Thursday, April 26, 2012

Book Recommendations: Classics

I use to read alot of classic books for school and personal reading. Since I started blogging, I've been caught up reading more recent releases but I can't ignore my love of a great classic. It's amazing that so many books have managed to stay around for so long. Today, I will be sharing some of my favorite classics. I think these classics are not as well known, but I highly recommend them!




Adam Bede by George Eliot 

Goodreads Description:

In Adam Bede (1859) George Eliot took the well-worn tale of a lovely dairy-maid seduced by a careless squire, and out if it created a wonderfully innovative and sympathetic portrait of the lives of ordinary Midlands working people--their labors and loves, their beliefs, their talk. This edition reprints the original broadsheet reports of the murder case that was a starting point for the book, and detailed notes illuminate Eliot's many literary and Biblical allusions

Thoughts: I read both Adam Bede and Middlemarch by George Eliot and Adam Bede really stuck with me. I was so surprised that I enjoyed it as much as I did.



Dombey and Son by Charles Dickens

Goodreads Description:

Dombey and Son, Charles Dickens’s story of a powerful man whose callous neglect of his family triggers his professional and personal downfall, showcases the author’s gift for vivid characterization and unfailingly realistic description. As Jonathan Lethem contends in his Introduction, Dickens’s “genius . . . is at one with the genius of the form of the novel itself: Dickens willed into existence the most capacious and elastic and versatile kind of novel that could be, one big enough for his vast sentimental yearnings and for every impulse and fear and hesitation in him that countervailed those yearnings too. Never parsimonious and frequently contradictory, he always gives us everything he can, everything he’s planned to give, and then more.” This Modern Library Paperback Classic was set from the 1867 “Charles Dickens” edition.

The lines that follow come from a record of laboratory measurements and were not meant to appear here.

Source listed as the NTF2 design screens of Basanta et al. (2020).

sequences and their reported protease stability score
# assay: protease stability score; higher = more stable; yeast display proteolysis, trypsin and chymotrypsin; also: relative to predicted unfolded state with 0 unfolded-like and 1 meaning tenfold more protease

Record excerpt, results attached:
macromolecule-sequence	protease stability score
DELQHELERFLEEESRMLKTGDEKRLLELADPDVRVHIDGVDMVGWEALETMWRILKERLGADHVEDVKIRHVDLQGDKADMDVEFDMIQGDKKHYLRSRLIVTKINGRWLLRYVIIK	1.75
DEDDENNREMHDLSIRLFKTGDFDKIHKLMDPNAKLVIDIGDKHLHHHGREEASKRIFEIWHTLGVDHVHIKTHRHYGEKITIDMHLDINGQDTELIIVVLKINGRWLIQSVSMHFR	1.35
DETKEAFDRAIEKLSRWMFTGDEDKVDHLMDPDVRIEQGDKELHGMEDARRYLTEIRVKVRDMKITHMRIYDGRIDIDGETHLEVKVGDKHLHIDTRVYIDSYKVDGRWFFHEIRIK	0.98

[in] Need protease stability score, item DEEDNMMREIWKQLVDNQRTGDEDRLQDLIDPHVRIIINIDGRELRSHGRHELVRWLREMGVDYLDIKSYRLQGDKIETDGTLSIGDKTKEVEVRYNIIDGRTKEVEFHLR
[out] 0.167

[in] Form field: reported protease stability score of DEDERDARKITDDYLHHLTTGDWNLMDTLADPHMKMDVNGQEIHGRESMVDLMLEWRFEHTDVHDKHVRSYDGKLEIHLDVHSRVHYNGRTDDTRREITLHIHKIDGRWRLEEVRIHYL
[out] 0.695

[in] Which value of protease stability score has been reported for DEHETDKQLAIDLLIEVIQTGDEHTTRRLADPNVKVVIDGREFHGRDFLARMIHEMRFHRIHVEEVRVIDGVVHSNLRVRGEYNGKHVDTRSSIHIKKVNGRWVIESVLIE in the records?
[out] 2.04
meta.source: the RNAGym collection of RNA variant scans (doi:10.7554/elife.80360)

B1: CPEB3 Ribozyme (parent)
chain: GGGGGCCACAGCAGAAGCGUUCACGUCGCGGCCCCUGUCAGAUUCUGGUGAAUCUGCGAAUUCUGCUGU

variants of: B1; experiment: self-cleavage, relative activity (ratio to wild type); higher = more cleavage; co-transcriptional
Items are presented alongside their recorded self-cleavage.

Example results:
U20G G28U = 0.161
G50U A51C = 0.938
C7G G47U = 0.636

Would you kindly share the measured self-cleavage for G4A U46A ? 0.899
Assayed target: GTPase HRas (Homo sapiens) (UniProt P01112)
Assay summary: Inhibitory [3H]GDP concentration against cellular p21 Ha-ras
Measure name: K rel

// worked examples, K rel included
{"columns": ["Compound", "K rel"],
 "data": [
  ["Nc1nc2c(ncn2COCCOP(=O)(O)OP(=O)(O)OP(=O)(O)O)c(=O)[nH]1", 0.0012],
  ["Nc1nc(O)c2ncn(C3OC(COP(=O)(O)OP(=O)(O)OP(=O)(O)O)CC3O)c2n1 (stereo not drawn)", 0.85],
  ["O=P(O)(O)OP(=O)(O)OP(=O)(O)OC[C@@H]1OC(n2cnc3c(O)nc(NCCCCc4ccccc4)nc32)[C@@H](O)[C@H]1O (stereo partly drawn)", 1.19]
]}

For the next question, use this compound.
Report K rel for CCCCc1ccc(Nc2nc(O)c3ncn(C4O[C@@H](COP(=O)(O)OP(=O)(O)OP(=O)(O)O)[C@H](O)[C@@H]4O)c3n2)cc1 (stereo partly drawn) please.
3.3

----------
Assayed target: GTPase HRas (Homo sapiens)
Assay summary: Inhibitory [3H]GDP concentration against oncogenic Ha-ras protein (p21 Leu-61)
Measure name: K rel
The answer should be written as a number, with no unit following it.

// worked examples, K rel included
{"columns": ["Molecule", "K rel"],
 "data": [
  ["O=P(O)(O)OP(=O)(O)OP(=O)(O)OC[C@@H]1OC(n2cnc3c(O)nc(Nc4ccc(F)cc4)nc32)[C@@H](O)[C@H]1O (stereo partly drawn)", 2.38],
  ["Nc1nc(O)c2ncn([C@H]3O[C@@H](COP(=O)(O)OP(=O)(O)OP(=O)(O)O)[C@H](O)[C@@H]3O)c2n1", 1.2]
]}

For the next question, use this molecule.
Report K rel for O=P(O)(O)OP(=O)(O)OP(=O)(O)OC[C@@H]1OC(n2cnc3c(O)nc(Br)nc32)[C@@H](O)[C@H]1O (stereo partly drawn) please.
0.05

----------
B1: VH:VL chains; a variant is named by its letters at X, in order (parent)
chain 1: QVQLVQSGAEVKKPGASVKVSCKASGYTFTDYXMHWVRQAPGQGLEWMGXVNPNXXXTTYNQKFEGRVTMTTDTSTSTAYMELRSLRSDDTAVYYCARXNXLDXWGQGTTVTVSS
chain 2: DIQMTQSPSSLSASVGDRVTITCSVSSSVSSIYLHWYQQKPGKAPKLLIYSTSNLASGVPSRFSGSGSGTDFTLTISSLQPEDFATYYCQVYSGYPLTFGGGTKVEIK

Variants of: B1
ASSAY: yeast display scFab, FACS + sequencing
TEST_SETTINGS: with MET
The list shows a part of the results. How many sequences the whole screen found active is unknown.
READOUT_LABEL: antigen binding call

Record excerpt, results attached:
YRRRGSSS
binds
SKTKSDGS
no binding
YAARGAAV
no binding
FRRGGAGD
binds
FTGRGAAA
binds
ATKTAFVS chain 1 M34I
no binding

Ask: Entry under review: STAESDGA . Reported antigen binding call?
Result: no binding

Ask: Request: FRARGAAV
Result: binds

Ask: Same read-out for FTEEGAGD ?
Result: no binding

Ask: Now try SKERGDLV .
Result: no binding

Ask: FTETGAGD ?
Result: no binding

Thoughts: I loved Dombey and Son, it is a very large novel but it was fantastic. I loved the ending, and felt really satisfied when I finished it. I think it was a great timely novel, when sons had priority over daughters. Dombey and Son made me realize that readers shouldn't feel overwhelmed by the size of a novel.


Both of the following novels were required reading for my African-American Literature class.

Passing by Nella Larsen

Goodreads Description:

First published to critical acclaim in 1929, Passing firmly established Nella Larsen's prominence among women writers of the Harlem Renaissance. The Modern Library is proud to present Passing — an electrifying story of two women who cross the color line in 1920s New York—together with a new Introduction by the Obie Award- winning playwright and novelist Ntozake Shange

Thoughts: I still have a notebook with all of the quotes that I took from this novel. I haven't read any other of Nella Larsen's books but I loved this one!





Daddy was a Number Runner by Louisa Meriwether

Goodreads Description:

Recently chosen by Essence magazine, this beloved modern classic tells the poignant story of a spirited young woman’s coming of age in -Depression-era Harlem. While 12-year-old Francie Coffin’s world and family threaten to fall apart, this remarkable young heroine must call upon her own wit and endurance to survive amidst the treacheries of racism and sexism, poverty and violence. "The novel’s greatest achievement lies in the strong sense of black life that it conveys: the vitality and force behind the despair . . . a most -important novel."—New York Times Book Review